Native American Art

Squash Blossom by Tony Abeyta. southwest art.
Squash Blossom by Tony Abeyta

By Margaret L. Brown

This special issue of Southwest Art takes you on a journey through more than a hundred years of Native American art, from early 20th-century legends such as potters Nampeyo and Margaret Tafoya to contemporary artists whose works demand new definitions and perceptions of Indian art. We begin with a look at the history of the Santa Fe Indian Market, which in its 80 years has grown from a humble display at the National Guard Armory to an internationally renowned, prestigious annual exhibition on the historic Santa Fe Plaza. Today’s Indian Market artists continue the traditions of excellence and creative exploration that have made Indian Market the premier showcase of Native American art.

Highlights of this issue include a survey of five generations of Nampeyo family potters, profiles of such leading artists as painter Tony Abeyta and sculptor Roxanne Swentzell, introductions to a number of emerging Native American artists, and a “work in progress” article that follows acclaimed potter Jody Folwell as she brings a new pot to life. In addition, we offer a 24-page section on Native American art museums from coast to coast, complete with exhibit previews. I highly recommend that Indian Market visitors make time to see two of these exhibits on view in Santa Fe in August: IAIA Rocks the Sixties at the Institute of American Indian Art and a 30-year retrospective of pottery by Dextra Quotskuyva at the Wheelwright Museum of the American Indian.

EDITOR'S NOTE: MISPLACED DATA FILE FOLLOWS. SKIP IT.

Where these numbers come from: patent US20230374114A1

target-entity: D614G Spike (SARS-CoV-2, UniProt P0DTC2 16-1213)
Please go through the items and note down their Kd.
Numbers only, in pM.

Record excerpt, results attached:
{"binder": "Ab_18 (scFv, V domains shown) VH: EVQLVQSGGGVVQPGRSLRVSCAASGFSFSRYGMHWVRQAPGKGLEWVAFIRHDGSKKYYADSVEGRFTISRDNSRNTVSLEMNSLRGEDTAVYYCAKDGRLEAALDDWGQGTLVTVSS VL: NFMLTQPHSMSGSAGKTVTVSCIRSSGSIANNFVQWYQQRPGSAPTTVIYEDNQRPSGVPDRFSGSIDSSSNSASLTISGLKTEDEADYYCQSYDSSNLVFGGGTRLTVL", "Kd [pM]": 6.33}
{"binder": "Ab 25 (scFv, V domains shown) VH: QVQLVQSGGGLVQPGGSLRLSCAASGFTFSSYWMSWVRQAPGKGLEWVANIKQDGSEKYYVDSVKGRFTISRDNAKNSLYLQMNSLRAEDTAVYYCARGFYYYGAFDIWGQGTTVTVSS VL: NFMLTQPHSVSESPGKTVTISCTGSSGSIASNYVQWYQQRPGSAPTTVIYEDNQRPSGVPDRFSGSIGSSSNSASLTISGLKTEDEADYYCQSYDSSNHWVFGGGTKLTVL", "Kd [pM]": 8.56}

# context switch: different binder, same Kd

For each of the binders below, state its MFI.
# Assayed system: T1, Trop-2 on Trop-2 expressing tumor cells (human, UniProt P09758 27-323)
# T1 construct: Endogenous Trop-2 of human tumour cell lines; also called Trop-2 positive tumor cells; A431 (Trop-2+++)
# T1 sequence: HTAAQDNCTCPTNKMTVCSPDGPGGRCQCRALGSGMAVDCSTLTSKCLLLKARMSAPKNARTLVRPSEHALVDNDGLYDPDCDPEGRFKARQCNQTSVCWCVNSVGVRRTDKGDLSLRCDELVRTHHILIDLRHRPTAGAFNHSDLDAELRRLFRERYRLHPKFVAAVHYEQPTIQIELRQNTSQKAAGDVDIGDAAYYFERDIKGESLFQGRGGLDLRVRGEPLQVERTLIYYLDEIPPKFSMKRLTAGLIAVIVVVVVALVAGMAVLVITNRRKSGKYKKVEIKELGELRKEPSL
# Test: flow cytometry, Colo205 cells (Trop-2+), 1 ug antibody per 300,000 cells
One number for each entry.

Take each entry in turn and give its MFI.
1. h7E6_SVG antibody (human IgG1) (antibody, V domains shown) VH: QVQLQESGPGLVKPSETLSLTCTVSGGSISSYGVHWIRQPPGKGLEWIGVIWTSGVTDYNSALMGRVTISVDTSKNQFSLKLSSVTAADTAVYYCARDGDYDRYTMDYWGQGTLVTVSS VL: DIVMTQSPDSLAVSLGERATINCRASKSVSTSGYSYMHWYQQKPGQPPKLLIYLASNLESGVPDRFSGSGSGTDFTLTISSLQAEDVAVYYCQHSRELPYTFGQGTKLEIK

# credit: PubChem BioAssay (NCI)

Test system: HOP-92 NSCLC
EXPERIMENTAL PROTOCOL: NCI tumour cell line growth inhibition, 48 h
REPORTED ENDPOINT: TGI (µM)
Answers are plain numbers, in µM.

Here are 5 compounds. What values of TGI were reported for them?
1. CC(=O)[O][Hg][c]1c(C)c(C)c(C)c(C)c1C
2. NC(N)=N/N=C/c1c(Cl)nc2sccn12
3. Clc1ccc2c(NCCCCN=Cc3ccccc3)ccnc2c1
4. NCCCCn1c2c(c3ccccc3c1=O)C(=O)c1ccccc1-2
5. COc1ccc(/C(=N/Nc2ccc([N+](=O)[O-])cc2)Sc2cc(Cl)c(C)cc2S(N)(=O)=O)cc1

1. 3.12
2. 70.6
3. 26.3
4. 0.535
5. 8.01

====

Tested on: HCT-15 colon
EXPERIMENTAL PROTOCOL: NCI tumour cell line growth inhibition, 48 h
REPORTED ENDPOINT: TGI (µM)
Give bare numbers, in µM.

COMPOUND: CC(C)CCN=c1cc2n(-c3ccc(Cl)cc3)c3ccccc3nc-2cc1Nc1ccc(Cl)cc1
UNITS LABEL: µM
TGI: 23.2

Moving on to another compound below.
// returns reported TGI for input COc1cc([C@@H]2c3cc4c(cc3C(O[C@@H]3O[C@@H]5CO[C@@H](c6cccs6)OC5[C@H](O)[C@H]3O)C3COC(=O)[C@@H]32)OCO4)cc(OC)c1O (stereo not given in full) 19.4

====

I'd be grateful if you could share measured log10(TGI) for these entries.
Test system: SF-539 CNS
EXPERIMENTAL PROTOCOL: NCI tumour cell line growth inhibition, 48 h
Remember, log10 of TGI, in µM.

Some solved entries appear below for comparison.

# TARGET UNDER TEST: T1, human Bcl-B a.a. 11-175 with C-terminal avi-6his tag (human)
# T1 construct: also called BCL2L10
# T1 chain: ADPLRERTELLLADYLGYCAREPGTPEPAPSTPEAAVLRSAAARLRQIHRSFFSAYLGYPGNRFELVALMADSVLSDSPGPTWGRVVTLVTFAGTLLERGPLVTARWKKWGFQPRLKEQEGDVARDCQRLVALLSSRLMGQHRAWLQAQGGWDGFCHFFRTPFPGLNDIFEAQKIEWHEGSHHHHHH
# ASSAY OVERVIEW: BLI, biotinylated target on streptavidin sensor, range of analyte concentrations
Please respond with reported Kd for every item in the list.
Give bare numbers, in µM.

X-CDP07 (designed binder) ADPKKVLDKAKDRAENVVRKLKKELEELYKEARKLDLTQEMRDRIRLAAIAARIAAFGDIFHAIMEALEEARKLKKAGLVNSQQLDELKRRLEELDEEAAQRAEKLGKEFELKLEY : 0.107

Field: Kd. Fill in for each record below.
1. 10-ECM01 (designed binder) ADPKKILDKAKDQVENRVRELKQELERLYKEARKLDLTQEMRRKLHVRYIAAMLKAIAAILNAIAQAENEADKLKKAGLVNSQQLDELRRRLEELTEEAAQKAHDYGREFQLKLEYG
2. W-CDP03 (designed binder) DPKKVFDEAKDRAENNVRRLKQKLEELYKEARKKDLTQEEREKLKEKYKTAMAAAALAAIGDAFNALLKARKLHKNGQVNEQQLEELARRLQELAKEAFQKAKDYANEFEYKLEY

Southwest Art is proud to have been selected by the Southwestern Association for Indian Arts as the Official Indian Market Magazine. As we celebrate Southwest Art’s 30th anniversary with this milestone issue—the largest ever in the magazine’s history—we join SWAIA in celebrating the 80th anniversary of Indian Market.

Featured in August 2001